I've been sitting on this quote for some time, as I tend to do, with the intention of posting something on the topic. Let's hear from Mr. Madison, courtesy of the Patriot Post:
"Is there no virtue among us? If there be not, we are in a wretched situation. No theoretical checks-no form of government can render us secure. To suppose that any form of government will secure liberty or happiness without any virtue in the people, is a chimerical idea, if there be sufficient virtue and intelligence in the community, it will be exercised in the selection of these men. So that we do not depend on their virtue, or put confidence in our rulers, but in the people who are to choose them."
-- James Madison (speech at the Virginia Ratifying Convention, 20 June 1788)
I find it natural that the Founding Generation was as concerned with virtue as they were; yet, sad that we seem to have departed so starkly from their example. Can you imagine a leading politician of our time exhorting the people on virtue? How soon would he or she be chastised? Or denounced as a "hypocrite" (one of the Left's favorite smears) because of something he or she had done in their life?
Another Founder famous for his opinion on the necessity of virtue is the second cousin of our second President. Says Samuel (from the FQD at the Patriot Post):
A general dissolution of principles and manners will more surely overthrow the liberties of America than the whole force of the common enemy. While the people are virtuous they cannot be subdued; but when once they lose their virtue then will be ready to surrender their liberties to the first external or internal invader.
Reference: The Writings of Samuel Adams, Cushing, ed., vol. 4 (124)
Note that he mentions "external or internal" threats. It is no secret to any of the regular readers here that I see the two biggest threats facing us to be the march of Liberalism and Islam; I wonder if we were as virtuous a society as the founding generation how we'd be handling these threats. Cowering in fear? Appeasing? Bowing before the commissars of political correctness?
Here's my take on that indispensable quality, virtue. We've discussed in prior posts what self-government is. I generally distill it to the dual virtues of self-restraint and self-sufficiency. Read the Founders and you'll realize that our form of government is created for a self-governing people. And that it's wholly inappropriate for a dependent people. Any wonder we're facing the problems governmental that we are?
But virtue isn't lost, and in fact, it may be making a comeback. Imagine my delight at this story from the Tribune about purity dances. Where families are strong and God is a part of the family, virtue seems to survive. Notwithstanding the usual sniping of the Left, such as this:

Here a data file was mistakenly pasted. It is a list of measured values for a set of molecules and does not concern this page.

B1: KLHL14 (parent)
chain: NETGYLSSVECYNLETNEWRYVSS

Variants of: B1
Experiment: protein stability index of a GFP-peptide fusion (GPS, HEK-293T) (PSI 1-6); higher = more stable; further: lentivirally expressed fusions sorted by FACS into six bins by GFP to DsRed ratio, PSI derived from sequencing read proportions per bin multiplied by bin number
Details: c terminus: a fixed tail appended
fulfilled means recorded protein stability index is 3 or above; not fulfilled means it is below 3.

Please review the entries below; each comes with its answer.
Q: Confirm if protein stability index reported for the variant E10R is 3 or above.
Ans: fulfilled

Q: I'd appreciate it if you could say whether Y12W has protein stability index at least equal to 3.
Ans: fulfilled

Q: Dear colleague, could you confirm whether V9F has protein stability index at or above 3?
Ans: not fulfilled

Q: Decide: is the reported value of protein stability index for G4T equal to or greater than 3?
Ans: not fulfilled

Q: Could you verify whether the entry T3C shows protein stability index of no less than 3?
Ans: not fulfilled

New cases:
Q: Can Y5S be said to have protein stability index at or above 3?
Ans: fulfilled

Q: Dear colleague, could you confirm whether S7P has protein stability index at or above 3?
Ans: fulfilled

In this new counterculture, trouble-prone pop stars such as Britney Spears and Lindsay Lohan are outcasts. In their place, 1 in 6 teens are signing virginity pledges, though 88 percent of them break that vow before they marry, according to a federally funded national longitudinal study of adolescent health.(emphasis mine)
Well, why bother, goes the logic of the Left, if they're just going to fail? Here's why: maybe aiming for purity doesn't guarantee success, but maybe young girls will enter marriage with fewer partners.
"Girls are going into marriage with 12 sexual relationships. That brings so much baggage and regret that it breaks down the marriage," said Janet Hellige, a volunteer who organizes the biannual Father-Daughter Purity Ball sponsored by The Christian Center in Peoria. "Girls have a wonderful gift to give, and we don't want them to give all of themselves away. What we want them to do is present themselves as a rose to their husband with no blemishes."
Virtue is indeed indispensable for healthy families and a free Republic. But don't count on your children hearing that from anybody other than you, their parent (or Aunt, Uncle, or other relative). It's incumbent upon us to ensure that our children have a moral, as well as an intellectual foundation before they go out into the world. I would submit that a child with no moral foundation is at a greater risk than a child who cannot read, yet you'll never see a "program" designed to correct the former deficiency.